Many of the works at the fair contain double or hidden meanings related to either colonialism or the political turmoil left in its wake. A ceramic piece looking like a large garment hangs from one wall of kó’s booth. Oziomo Onuzulike made it with ceramic palm kernel beads that were employed “once as a symbol of currency in West Africa, and then transformed in more contemporary times as a symbol of social status,” explained kó director Joseph Gergel.
On the opposite wall, Nigerian artist Mobolaji Ogunrosoye created the collaged portraits on display by manipulating photographs she’d taken of her friends. These distortions are meant to remark on perceptions around the female body in Nigeria.
Finally, sandwiched between these works are colorful large-scale paintings by British-Nigerian artist Adébayo Bolaji, who takes old Yoruba parables or stories and shapes them into new stories, via the deft interplay of figures and symbols.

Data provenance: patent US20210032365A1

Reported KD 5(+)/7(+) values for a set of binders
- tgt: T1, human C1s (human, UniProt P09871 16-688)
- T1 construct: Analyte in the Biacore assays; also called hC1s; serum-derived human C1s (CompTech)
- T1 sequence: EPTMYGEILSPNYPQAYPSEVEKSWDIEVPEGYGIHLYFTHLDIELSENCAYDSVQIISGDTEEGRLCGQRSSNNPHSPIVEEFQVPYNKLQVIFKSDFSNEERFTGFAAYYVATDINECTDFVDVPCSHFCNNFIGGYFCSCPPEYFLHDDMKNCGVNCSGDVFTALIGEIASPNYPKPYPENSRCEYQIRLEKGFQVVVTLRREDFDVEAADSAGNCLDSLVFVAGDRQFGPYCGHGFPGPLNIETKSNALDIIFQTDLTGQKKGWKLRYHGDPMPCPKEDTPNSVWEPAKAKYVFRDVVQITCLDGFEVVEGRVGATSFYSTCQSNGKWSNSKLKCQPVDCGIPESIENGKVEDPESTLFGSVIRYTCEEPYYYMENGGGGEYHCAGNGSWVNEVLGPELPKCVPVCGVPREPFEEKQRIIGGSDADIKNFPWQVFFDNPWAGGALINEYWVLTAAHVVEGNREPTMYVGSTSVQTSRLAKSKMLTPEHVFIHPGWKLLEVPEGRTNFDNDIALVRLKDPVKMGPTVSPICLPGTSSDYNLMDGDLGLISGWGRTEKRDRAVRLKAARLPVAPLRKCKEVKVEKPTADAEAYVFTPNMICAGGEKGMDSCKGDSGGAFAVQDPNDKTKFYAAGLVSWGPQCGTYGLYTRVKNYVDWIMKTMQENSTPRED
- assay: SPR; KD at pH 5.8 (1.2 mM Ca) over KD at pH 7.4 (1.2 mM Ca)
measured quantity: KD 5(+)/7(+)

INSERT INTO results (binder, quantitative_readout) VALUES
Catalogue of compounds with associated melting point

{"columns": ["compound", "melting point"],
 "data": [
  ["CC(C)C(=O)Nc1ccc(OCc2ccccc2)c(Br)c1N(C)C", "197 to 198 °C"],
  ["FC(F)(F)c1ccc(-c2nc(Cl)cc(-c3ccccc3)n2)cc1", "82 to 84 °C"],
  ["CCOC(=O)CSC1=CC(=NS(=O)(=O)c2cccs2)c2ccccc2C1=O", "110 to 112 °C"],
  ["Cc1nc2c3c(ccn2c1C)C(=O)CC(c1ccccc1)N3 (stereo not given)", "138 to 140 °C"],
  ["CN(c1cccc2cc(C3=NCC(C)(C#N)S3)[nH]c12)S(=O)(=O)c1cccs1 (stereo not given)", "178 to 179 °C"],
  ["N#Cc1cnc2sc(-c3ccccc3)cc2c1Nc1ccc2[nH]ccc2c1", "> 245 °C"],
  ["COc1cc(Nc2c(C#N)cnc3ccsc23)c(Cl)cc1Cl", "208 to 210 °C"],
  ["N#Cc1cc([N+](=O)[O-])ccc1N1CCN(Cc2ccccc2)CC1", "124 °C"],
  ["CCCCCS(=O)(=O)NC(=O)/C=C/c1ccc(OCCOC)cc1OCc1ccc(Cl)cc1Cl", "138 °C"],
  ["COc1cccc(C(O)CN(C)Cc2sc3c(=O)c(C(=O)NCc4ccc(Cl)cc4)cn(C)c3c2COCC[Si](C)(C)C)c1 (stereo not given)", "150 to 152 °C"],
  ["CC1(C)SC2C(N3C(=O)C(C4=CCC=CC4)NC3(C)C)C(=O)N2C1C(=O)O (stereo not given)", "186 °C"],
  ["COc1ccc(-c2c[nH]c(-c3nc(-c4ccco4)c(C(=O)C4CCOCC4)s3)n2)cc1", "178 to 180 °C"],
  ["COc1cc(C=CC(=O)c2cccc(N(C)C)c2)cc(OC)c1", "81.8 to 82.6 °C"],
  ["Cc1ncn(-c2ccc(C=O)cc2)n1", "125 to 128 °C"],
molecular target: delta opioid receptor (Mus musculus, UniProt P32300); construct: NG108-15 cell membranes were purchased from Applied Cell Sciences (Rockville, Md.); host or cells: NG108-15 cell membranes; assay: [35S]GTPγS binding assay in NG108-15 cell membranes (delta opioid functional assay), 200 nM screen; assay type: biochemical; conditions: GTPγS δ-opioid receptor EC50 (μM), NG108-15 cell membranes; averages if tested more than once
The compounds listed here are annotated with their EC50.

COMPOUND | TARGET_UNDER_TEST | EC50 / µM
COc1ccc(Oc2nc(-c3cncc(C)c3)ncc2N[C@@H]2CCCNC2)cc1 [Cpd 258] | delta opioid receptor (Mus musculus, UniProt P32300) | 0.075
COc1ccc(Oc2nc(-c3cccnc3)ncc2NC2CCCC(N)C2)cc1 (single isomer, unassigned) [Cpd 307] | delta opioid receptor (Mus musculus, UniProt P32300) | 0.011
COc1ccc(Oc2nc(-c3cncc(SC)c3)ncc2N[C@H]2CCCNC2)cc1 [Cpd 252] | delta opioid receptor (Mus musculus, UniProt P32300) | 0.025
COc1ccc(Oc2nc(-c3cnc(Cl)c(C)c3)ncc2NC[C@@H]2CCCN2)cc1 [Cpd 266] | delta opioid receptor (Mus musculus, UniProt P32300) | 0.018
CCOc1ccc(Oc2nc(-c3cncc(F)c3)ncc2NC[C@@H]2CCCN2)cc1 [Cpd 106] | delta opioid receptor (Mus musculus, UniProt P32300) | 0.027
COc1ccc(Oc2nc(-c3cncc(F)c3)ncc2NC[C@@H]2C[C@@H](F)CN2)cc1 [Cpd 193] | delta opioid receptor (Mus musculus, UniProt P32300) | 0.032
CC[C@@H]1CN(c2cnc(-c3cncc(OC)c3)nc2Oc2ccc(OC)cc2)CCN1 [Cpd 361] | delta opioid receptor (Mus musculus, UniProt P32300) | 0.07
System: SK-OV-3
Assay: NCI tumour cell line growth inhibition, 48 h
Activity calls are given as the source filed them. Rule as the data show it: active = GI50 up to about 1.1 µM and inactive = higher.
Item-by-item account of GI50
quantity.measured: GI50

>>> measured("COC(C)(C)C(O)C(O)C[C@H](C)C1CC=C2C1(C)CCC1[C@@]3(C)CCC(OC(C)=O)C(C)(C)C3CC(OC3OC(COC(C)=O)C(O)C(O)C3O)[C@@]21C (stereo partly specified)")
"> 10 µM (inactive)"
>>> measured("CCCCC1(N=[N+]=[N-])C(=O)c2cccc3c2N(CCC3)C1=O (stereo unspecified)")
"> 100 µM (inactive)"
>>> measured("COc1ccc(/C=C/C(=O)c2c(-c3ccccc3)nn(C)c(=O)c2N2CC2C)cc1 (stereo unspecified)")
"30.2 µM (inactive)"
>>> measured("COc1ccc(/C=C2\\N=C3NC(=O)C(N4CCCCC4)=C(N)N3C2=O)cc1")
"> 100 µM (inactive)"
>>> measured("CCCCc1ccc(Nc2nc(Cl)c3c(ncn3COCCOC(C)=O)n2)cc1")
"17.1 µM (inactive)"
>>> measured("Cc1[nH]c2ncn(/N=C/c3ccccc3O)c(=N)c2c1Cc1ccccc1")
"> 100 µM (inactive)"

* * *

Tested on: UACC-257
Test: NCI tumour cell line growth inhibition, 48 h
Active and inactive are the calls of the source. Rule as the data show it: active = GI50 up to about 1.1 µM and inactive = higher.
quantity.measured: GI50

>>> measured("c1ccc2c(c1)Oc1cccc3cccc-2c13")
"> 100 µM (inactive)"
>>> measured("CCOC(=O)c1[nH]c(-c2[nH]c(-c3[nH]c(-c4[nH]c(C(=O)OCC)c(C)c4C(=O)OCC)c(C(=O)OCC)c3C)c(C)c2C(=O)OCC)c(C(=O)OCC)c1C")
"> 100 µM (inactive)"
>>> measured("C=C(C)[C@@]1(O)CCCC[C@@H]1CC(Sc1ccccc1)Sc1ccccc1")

Ogunrosoye’s portraits are available and priced at $4,000 a piece. Onuzulike’s garment costs $40,000, and Bolaji’s paintings are priced roughly in the middle at $18,500 a piece.
One of the more interesting elements of the fair this year is seeing how work by emerging African-American artists fits in.
One example: At Spinello Projects’s booth, Jared McGriff’s figural works, painted with loose and choppy brushstrokes, play with the themes of memory and intergenerational labor. All of his paintings, which range in price from $12,000 to $55,000, were sold by the end of the preview day, following some notable recent acquisitions by the Hort Family Collection and Jasteka Foundation.
Another standout among African-American artists at 1-54: At LatchKey Gallery, the textile portraits by Josie Love Roebuck, which center around the idea of belonging—or the lack thereof.
In I know why the southern black girl sang, her piece that reimagines Degas’s Little Dancer, Roebuck attempts to reclaim the space she never thought she had, growing up as an adopted mixed-race child in Chattanooga, Tennessee, and looking to understand who she really was.
The prices for her solo booth range from $2,000 to $12,000, with three sold and two on hold at the end of VIP day.